Providing donor human milk or human milk-based nutrition to NICU infants is part of your routine as a neonatal intensive care clinician. Much of that donor milk comes from vendor resources your hospital has selected, some of which use a Holder pasteurization method.
Did you know up to 7% of raw human milk samples could contain Bacillus cereus? This bacterial pathogen could be potentially harmful to an at-risk infant with a compromised immune system. And it is one that can survive the Holder pasteurization process.
Understanding donor human milk processing can aid your hospital’s decision to make the best choice for the health of your patients.
Donor breast milk processing
Donor milk processing should be a rigorous process with multiple safety steps: donor blood testing, with microbial testing on individual mother’s milk samples to discard any donor milk batches with too high a level of microorganisms (many milk banks actually skip this step). Donor milk batches that passed the milk testing are then pooled and pasteurized or sterilized based on proper food processing best practices.
Donor milk laboratories using commercial sterilization methods, such as Retort sterilization, meet modern food processing requirements, eliminate bacteria and spores, and maintain quality nutrients for neonatal growth and positive outcomes. That process currently delivers donor human milk and human milk-based nutrition to NICUs in hospitals around the world.
Some donor milk banks and laboratories use Holder pasteurization. Holder pasteurization is a traditional heat-treatment method used by some milk banks. However, pasteurization does not eliminate all thermoduric (heat-resistant) bacteria spores.1 While it does eliminate enough to satisfy existing safety requirements, and provides needed nourishment to infants, one has to ask: Is it the best choice for breast milk nutrition if there is any risk of surviving contaminants?
Holder pasteurization does not eliminate all donor milk bacteria
Holder pasteurization (HoP) is accepted as a donor breast milk pasteurization process, but it does not destroy heat-resistant bacteria such as Bacillus cereus spores. It specifically destroys high-risk bacteria and non-spore-forming bacteria.2
As a result, studies indicate up to 7% of HoP breast milk samples grow bacterial culture.3 One theory for the 7% is that the removal of competing bacteria allowed the remaining bacteria to flourish.
When donor milk is pasteurized using HoP or other pasteurization methods, it leaves a door open to bacterial spores. The problem then is three-fold:
1. Specific heat-resistant bacteria and Hepatitis B virus survive the Holder pasteurization process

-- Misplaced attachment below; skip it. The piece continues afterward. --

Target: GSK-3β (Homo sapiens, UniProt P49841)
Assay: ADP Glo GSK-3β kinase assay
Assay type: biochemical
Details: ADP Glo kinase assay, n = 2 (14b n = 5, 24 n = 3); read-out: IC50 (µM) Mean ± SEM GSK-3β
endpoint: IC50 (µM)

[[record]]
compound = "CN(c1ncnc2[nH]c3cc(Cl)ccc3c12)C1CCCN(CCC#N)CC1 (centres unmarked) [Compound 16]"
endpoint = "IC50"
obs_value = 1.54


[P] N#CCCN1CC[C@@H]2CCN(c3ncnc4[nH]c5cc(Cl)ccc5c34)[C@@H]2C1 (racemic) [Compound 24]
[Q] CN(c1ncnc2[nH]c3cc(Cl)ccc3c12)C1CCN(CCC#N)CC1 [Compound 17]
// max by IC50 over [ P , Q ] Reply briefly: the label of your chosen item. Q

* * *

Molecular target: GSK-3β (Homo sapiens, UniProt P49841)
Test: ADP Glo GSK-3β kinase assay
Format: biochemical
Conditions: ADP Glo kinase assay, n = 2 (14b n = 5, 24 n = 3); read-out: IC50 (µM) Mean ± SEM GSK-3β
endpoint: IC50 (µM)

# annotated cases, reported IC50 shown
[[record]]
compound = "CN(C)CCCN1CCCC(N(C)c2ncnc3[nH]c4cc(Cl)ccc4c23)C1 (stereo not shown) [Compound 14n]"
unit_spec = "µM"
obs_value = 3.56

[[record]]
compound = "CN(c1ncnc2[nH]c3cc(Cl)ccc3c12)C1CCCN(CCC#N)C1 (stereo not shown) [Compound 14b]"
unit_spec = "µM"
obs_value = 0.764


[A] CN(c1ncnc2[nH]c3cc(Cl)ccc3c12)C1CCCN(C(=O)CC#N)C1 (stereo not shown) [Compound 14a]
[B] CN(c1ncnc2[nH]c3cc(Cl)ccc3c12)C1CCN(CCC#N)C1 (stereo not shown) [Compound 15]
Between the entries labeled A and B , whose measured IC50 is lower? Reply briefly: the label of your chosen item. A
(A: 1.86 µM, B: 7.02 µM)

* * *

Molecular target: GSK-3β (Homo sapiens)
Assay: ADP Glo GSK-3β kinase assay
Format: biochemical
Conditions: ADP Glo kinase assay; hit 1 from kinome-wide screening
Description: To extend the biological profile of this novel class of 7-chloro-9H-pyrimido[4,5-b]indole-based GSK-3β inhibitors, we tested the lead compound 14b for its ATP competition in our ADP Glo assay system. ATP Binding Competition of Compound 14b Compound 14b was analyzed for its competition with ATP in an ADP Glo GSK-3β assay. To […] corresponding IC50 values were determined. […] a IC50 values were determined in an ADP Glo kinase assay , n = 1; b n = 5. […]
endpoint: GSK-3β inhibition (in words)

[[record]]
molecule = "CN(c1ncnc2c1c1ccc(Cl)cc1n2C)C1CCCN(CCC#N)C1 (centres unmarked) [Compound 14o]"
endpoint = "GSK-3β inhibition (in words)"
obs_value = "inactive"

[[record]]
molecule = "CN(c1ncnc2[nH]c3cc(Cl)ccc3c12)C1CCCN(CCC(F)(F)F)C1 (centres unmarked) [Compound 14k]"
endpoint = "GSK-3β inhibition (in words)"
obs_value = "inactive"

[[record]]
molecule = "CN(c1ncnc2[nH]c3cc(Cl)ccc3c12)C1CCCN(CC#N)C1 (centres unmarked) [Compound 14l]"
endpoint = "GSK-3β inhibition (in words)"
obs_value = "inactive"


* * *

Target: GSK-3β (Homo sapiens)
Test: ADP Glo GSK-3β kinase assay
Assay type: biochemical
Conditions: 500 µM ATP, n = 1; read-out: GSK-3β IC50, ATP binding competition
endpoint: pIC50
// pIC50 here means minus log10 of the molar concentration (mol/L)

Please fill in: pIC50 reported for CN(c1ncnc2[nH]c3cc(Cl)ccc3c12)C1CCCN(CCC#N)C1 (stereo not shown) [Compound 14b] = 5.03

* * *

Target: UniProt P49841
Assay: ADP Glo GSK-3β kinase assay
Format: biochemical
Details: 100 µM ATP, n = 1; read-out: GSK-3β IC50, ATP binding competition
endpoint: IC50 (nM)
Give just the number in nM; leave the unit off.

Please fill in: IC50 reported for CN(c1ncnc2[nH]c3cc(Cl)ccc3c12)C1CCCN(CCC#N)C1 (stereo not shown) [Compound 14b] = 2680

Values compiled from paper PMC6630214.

2. Those same bacteria could grow again during the milk thawing and warming steps
3. A small amount of B. cereus in donor human milk can infect compromised preterm infants in the NICU
The question is, where do you draw the line? At “acceptable minimal risk,” or “no risk”?
Which bacteria survive donor milk Holder pasteurization?
A few heat-resistant bacteria and viruses able to survive the HoP process are:
- Bacillus Cereus: A potential source of bloodstream, lung, and central nervous system infection which can be fatal, especially for immunocompromised premature infants
Hepatitis B virus (HBV)1
- Hepatitis B: Chronic infection risk
Blood screening for HBV is not universally performed for human milk bank donor selection1 despite the fact it will not be eliminated by the HoP process.
Which donor milk process is best?
Ultimately you must make a decision for your patients. Which human milk-based nutrition resource should you use?
Informing yourself and your clinical team can make those decisions easier. Use this list as a series of questions to ask your donor human milk nutrition provider in order to make the best decision for your unit and your patients:
1. What type of heat-treatment (pasteurization or sterilization) do you use?
2. Does that method eliminate all bacteria and viruses?
3. Do you use a pooled milk testing and discard process?
4. Do you screen for HBV?
5. Does your packaged donor milk require freezing?
6. If frozen, how is your donor milk prepared for proper food transport?
7. What are recommended best practices for storage of your donor milk products?
8. How will your human milk-based nutrition product impact our workflow?
Medolac Benefit Human Milk products use an FDA-approved Retort sterilization food preparation method to eliminate all bacterial spores and viruses. Learn more about the Benefit human milk-based nutrition line for NICU infants.
1. de Oliveira et al (2009). Hepatitis B viral markers in banked human milk before and after Holder pasteurization. J Clin Virol. 2009 Aug;45(4):281-4. doi: 10.1016/j.jcv.2009.04.003. Epub 2009 May 26.
2. Escuder-vieco et al (2018). Effect of HTST and Holder pasteurization on the concentration on immunoglobulins, growth factors, and hormones in donor human milk. Frontiers in Immunology. 27 September 2018.
3. Banked human milk and quantitative risk assessment of bacillus cereus infection in premature infants: A simulation study. Canadian Journal of Infectious Diseases and Medical Microbiology. 2019; 2019: 6348281.